IAS Fellow at Ustinov College, Durham University (October – December 2017)
Tom Murray is a Senior Lecturer and Australian Research Council Early Career Research Fellow in the Department of Media, Music, Communication and Cultural Studies at Macquarie University. His research interests concern the capacity of screen media to open new ways of understanding in cross-cultural environments, the aesthetic and narrative structures of storytelling and sense-making more generally, and the methods by which particular narratives impose social meaning and sustain authority. This research, often delivered in audio and screen documentary forms, is interdisciplinary and explores themes of memory, history, colonialism, ‘otherness’ and place.
Dr Murray’s work has been internationally recognised by scholars, screen practitioners, and the screen industry. His films have appeared in many of the world’s most prestigious festivals including the Sundance Film Festival and IDFA Amsterdam and he has presented his research as a Transnational Media History visiting fellow at the University of Hamburg, visiting fellow at the University of Potsdam, and numerous other institutions and international conferences. His major screen works include Dhakiyarr vs the King (2004), In My Father’s Country (2008) and Love in Our Own Time (2013). His work in the area of Indigenous history has earned him the NSW Premier’s History Award, shortlisting for the Australian Human Rights and Equal Opportunity Awards, and numerous other awards and commendations. As a screen director his work has been awarded the Australian Directors Guild Award for Best Direction in a Documentary, and as a research scholar his work has been recognized by the awarding of a prestigious Australian Research Council DECRA Fellowship, and the 2014 Australian Academy of Humanities Max Crawford Medal, Australia’s most prestigious award for achievement and promise in the humanities.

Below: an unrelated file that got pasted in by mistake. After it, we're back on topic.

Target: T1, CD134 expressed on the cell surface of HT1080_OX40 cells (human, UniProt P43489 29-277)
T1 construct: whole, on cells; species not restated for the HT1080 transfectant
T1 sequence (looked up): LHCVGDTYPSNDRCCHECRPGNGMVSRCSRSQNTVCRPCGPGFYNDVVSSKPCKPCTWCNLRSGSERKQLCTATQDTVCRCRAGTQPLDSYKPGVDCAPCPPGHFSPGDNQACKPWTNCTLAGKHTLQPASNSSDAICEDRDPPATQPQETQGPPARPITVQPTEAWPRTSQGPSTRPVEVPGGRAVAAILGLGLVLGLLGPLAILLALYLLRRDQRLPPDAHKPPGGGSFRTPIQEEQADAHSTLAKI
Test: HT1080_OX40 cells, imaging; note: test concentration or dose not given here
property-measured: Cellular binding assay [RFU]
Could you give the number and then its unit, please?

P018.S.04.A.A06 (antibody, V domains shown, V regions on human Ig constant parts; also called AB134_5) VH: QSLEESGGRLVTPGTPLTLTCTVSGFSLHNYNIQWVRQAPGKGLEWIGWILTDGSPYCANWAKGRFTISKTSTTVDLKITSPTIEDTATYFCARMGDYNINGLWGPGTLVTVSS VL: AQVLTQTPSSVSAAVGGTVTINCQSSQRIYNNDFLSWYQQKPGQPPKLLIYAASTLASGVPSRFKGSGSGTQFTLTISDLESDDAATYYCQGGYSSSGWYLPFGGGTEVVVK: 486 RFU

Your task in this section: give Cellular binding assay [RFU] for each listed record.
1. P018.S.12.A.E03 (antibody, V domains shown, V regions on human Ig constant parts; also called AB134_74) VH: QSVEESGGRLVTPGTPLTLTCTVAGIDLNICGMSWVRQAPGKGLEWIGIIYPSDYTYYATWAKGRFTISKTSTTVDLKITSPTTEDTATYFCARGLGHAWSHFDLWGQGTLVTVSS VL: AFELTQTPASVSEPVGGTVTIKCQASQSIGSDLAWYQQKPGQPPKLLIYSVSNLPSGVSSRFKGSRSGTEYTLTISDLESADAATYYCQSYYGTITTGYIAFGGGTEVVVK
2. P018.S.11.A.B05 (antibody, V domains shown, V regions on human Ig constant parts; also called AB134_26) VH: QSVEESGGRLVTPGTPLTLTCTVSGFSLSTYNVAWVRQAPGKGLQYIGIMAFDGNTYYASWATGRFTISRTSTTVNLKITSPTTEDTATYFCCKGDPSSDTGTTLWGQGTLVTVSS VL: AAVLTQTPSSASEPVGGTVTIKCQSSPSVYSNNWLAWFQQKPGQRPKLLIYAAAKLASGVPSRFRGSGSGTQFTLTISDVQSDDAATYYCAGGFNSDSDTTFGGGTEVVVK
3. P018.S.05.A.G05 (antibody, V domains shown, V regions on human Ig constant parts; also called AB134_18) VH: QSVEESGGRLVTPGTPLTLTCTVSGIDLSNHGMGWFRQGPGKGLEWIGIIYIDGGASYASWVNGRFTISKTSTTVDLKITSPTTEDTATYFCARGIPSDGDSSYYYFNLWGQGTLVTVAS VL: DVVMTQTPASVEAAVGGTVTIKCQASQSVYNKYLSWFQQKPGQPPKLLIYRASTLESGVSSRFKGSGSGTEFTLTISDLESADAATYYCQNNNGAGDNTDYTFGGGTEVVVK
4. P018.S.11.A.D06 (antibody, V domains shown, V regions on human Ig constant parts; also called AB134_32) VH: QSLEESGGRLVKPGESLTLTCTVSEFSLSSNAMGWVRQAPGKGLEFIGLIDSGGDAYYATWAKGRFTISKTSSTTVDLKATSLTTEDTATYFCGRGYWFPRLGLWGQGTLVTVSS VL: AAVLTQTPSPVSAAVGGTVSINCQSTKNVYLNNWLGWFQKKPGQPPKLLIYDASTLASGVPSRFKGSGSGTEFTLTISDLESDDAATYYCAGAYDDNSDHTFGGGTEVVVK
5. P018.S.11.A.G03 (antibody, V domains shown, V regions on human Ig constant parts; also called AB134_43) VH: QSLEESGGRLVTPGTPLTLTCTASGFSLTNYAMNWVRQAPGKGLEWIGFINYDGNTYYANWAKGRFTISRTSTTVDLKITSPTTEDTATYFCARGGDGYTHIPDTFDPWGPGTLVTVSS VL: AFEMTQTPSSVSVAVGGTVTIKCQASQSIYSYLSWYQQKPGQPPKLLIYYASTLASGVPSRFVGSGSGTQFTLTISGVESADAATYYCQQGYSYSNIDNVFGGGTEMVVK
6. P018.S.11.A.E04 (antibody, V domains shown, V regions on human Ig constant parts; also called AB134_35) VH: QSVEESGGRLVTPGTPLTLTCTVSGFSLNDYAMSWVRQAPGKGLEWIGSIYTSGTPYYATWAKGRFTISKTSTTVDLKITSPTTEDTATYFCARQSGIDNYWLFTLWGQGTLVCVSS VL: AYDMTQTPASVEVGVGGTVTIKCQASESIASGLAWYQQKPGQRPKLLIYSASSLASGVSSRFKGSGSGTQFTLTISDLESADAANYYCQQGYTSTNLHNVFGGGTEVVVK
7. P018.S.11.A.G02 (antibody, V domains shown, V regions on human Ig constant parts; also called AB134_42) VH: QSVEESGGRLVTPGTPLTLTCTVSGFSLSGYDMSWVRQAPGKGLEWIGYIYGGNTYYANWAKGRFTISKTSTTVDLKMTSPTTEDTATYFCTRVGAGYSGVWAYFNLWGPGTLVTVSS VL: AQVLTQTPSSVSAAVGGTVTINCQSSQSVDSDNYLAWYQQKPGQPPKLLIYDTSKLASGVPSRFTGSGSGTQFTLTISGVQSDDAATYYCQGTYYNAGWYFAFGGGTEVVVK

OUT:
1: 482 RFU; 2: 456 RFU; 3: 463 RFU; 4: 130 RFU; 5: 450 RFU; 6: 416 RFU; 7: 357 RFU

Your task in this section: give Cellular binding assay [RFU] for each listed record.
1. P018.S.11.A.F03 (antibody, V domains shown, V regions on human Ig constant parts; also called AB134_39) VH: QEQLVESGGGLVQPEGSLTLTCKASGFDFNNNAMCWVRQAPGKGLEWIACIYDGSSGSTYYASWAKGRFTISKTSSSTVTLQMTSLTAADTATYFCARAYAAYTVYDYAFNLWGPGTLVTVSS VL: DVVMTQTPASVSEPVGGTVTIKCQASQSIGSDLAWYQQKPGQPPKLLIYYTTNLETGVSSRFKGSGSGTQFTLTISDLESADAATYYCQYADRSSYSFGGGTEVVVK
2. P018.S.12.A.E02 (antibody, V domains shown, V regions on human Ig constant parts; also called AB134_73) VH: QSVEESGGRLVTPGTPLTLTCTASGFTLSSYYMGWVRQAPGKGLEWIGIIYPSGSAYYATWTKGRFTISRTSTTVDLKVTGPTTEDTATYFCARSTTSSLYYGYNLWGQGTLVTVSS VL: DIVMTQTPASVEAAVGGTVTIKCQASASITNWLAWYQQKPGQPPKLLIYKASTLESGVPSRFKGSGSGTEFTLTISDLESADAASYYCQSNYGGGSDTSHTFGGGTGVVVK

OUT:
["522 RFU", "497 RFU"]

His current book and film projects examine the structures of colonial power imposed upon an Australian Indigenous soldier who participated in WW1 and was studied as part of race-based social science experiments conducted in German POW camps between 1915-1918. The project looks at the conjunction of art, science and politics, as manifest in times of war and as applied to the life of a particular individual. While at the IAS Dr Murray will also be pursuing the production of a short screen work on local mythological narratives, particularly those relating to social anxiety, ‘otherness’, and serpents.